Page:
Damonds and Fake Blood 

The Week in Review

From blushing proposals to gushing fake blood, this week was all about audience engagement.

On Nov. 7, Portland, Ore.'s Typhoon invited a member of the audience on stage at Visual Arts Collective to propose to his girlfriend. According to Boise Weekly's Josh Gross, there were cheers when she accepted, but there were even more cheers when the band cut into its next song.

"The genius of Typhoon is in its seeming contradictions. It is a giant band with a delicate touch," said Gross. "It has epic instrumental arrangements with vocals like a hushed admission of guilt. A ukulele is strummed with a near-windmill motion. Even Morton's guitar seems bigger than he is."

Gross also swung by the Idaho Book Extravaganza's Author Awards ceremony Nov. 8 at Beside Bardenay.

"After an open nomination process and juried judging, 29 awards were given in seven categories from around 50 books nominated for judging," noted Gross. "Many of the authors took home several awards. ... Top honors in fiction went to Alan Heathcock, for his story collection Volt, and to Kevin Carson in nonfiction, for his book The Long Journey of the Nez Perce."

That same evening, BW's Andrew Crisp raised his glass at the Sippin' in the City event hosted by the Idaho Wine Commission at the Linen Building.

"On Nov. 8, the second iteration of Sippin' in the City sold out once more, though organizers capped attendance at 225 people instead of 250," said Crisp. "Visitors piled into the Linen Building to circulate between 15 stations manned by winery staff."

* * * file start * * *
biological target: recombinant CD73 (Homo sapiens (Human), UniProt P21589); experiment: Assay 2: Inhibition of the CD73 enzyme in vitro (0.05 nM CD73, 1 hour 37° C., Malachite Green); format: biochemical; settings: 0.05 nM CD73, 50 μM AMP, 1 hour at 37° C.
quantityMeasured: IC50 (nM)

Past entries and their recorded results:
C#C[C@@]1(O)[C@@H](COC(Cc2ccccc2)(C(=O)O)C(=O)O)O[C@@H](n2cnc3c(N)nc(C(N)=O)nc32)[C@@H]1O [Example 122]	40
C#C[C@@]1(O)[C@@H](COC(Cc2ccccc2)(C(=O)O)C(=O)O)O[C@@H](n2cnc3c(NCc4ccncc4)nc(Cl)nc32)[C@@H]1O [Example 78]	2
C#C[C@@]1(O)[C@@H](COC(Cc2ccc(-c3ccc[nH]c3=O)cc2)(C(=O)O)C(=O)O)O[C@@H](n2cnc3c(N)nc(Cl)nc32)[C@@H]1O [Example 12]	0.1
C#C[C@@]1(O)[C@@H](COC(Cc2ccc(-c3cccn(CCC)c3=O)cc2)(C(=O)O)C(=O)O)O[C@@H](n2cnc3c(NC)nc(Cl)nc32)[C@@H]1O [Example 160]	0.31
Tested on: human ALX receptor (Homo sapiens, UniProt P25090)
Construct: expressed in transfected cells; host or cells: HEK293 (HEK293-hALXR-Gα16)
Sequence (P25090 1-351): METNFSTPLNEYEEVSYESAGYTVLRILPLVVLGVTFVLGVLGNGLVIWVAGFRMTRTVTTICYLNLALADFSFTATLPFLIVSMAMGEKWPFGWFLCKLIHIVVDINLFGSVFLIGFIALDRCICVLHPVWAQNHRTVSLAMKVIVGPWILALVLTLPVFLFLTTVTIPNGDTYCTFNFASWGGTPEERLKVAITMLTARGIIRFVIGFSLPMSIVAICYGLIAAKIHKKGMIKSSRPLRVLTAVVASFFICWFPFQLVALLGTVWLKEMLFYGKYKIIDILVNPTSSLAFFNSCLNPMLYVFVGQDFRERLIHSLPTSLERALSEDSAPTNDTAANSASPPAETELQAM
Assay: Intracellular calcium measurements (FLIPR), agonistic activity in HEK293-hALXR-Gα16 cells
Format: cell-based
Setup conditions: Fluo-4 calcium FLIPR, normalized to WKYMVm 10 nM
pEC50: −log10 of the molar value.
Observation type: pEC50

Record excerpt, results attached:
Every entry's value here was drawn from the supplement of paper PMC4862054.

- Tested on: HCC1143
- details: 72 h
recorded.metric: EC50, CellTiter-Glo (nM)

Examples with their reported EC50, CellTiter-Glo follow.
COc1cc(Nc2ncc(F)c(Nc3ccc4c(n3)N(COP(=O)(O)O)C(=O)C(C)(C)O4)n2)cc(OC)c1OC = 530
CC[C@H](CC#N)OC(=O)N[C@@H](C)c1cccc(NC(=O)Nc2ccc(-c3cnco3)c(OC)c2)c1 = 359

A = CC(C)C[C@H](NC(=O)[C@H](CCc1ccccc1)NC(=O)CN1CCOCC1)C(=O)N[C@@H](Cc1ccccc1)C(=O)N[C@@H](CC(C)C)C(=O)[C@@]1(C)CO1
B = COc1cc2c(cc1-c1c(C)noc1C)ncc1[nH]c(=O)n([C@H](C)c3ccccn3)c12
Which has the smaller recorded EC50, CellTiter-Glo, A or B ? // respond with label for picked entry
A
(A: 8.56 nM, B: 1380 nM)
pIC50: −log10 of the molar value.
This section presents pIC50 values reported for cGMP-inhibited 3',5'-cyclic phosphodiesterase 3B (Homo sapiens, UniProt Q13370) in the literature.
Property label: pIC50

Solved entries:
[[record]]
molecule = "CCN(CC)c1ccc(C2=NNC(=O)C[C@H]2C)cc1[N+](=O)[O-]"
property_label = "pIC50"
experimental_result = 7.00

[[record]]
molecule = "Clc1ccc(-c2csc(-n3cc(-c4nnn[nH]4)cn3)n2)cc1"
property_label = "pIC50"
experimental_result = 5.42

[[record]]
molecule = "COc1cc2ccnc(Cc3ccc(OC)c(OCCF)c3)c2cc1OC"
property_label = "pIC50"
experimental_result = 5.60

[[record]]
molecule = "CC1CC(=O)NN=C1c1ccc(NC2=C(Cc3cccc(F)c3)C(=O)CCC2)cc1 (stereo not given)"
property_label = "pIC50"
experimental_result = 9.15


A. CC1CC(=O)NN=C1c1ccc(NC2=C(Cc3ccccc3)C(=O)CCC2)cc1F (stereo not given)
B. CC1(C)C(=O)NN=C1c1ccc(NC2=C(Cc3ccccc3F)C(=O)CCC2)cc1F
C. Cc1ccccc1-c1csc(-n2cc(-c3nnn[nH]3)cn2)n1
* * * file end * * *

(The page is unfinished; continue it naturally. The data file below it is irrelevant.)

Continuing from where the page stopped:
While some were swilling vino, others were making a helluva ruckus at Red Room Nov. 8 for Wyoming punks Teenage Bottlerocket. According to Gross:

"After a blazing opening set by locals Hotel Chelsea, which was performed with the sort of fiery energy one rarely sees outside of a cocaine bender, and the best kind of drunkpunk shitshow from The Useless--which argued, broke amps, forgot songs and blamed the whole thing on 'not being blackout drunk for a change'--the Wyoming band took the stage."

But Gross said the crowd was even rowdier than the bands.

"MVP is awarded to the old guy in the National Guard fishing cap who freak-danced ladies in the mosh pit, stage-dived and took off his fake leg to shake at the band as a threat that they better keep the rock going," said Gross.

And speaking of keeping the rock going, costumed metalheads Gwar stormed the Knitting Factory stage Nov. 8. According to BW's Harrison Berry, Gwar "killed" a number of figures, including "a priest, who sustained a blow to the head from a battle axe with grace and aplomb," "Adolf Hitler, who was accused of being a 'complete asshole' before having his eyes and brains ripped from his skull" and "President Barack Obama, who was also hacked to pieces."

Berry added: "All of these deaths were accompanied by jets of pink gore that sprayed deep into the audience."

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